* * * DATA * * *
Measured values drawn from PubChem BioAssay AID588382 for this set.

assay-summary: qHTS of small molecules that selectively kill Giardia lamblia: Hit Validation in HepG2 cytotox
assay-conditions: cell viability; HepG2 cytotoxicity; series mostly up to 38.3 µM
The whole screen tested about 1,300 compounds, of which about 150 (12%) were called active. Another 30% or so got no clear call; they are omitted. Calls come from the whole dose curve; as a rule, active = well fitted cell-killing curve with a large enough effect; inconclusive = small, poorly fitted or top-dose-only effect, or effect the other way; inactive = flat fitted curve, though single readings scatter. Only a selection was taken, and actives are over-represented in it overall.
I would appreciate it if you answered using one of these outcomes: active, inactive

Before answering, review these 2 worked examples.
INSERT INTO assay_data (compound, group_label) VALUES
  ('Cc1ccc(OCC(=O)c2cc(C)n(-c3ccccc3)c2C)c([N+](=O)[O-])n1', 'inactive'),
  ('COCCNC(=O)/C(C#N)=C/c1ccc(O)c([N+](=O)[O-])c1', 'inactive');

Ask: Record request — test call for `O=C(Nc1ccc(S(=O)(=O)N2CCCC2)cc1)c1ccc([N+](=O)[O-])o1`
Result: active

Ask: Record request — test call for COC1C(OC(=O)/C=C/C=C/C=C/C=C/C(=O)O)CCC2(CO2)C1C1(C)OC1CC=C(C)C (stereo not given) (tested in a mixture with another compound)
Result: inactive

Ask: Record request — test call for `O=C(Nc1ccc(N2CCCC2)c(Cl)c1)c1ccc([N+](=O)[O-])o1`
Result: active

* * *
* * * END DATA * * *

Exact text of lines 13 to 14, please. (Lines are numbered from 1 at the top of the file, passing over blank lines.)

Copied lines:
Result: inactive

Ask: Record request — test call for `O=C(Nc1ccc(N2CCCC2)c(Cl)c1)c1ccc([N+](=O)[O-])o1`